Israeli discusses religion and state
Justin Tardiff | Tuesday, March 21, 2006
The positive association of economic development with a religious population is one of the trends Jonathan Fox, senior lecturer in political science at Israel’s Bar-Illan University, explained to students and faculty Monday night.
Fox shared his recent research on the separation of religion and state around the world in a lecture sponsored by the Kellogg Institute and Kroc Institute for International Peace Studies held in DeBartolo Hall.
In his project “Religion and State in the Post Cold War Era,” Fox created a data set that measures the degree to which a government is involved in the religious life of its citizens. By creating scales on such topics as the official role of the state down through aspects of religious discrimination and regulations, researchers can apply Fox’s data to a variety of disciplines.
Unlike previous projects that included only developed nations, Fox made an effort to collect data from 175 countries. Every nation with a population of 250,000 or more is included, along with a smattering of a few tinier ones. Data collected was from 1990-2002.
Fox said he was shocked at the breadth of state involvement.
“Almost 80 percent of countries do not have separation of religion and state,” Fox said. “I really did not think that existed to this extent and with this kind of consistency.”
States may endorse or restrict a religion, and the methods of doing so result in complications for the project. Fox said state involvement in religious life is certainly not clear-cut.
“Does a country support a religion or not? It’s not black and white,” Fox said. “Look at the United Kingdom and Saudi Arabia, for example. Both have official state religions, but should they really be classified in the same category?”
Fox researched a variety of aspects of state life to account for similar disparities.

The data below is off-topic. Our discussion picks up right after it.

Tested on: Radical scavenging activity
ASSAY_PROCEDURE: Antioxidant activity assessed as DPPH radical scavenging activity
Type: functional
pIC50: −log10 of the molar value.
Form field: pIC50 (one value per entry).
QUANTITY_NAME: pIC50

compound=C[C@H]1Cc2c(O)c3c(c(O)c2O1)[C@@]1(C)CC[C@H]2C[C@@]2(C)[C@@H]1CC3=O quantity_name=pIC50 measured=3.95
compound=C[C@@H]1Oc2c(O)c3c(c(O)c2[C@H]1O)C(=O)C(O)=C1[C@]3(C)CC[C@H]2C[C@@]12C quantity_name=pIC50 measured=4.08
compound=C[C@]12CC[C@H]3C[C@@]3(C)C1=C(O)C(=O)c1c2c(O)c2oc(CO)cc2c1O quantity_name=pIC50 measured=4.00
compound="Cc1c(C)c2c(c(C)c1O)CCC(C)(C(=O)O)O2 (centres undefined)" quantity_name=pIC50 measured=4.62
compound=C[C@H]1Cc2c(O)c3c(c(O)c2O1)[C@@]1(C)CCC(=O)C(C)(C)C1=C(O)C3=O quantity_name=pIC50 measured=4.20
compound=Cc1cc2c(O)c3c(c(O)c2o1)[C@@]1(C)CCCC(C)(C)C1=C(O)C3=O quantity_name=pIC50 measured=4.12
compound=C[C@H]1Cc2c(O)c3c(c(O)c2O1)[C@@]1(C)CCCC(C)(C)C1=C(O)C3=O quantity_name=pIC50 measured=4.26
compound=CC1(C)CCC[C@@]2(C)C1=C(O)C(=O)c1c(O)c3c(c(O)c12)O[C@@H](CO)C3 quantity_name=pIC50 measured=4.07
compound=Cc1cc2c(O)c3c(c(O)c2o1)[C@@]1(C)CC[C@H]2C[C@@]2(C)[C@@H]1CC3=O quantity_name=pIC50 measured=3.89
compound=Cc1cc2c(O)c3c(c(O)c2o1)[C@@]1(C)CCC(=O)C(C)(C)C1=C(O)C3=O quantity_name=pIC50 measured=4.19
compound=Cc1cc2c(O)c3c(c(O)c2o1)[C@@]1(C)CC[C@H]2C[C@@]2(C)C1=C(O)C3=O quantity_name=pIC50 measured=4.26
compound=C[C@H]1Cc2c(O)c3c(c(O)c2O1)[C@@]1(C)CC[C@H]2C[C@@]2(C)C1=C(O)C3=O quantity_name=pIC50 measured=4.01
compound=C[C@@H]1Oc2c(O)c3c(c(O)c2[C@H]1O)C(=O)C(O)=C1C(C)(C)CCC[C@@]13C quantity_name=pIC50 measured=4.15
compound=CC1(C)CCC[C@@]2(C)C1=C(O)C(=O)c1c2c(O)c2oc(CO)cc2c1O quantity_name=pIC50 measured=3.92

Overall, his results were relatively consistent for all denominations, with a dramatic increase in religious discrimination, regulation, and legislation over the last 15 years despite a consistent amount of official state support.
This shows that countries do not always follow their constitutions in this area, Fox said. He noted some Muslim countries contain stipulations in their full freedom of religion clauses subjecting religious autonomy to the laws and traditions of the state. Strictly following this exception opens the door for religious oppression, Fox said.
Fox also pointed out the conflict of his data with social scientists’ modernization theory, which says religion will fade away with secularization. While he noted the importance of considering factors other than state involvement, his research shows the exact opposite trend post-Cold War.
Fox’s data aligns with what some scholars find is a reaction against modernity – that people are becoming more religious as a revolt against secularization.
Another key finding of Fox’s study is the trend that a wealthier nation hosts a more religious population.
According to the study, state monopolies on religion seem to influence behavior – whether people attend services or deem themselves members of a particular sect – but not necessarily belief.
Fox noted time and economic development as two variables that must also be considered in this particular situation. Nevertheless, people are more likely to be religious, this data shows, in states that are wealthier – a controversial conclusion, Fox said.
Since the January release of the research, there are already 20 scholars in five nations applying Fox’s data to their particular fields. In response to a question of the implications of his research, Fox emphasized the importance of collecting data from which to work.
“Much of this data is defining [the] ‘what’ – what exactly, are the trends? The ‘what’ is as important as the ‘why,'” Fox said. “From a clear set of data, the possibilities for knowledge are endless.”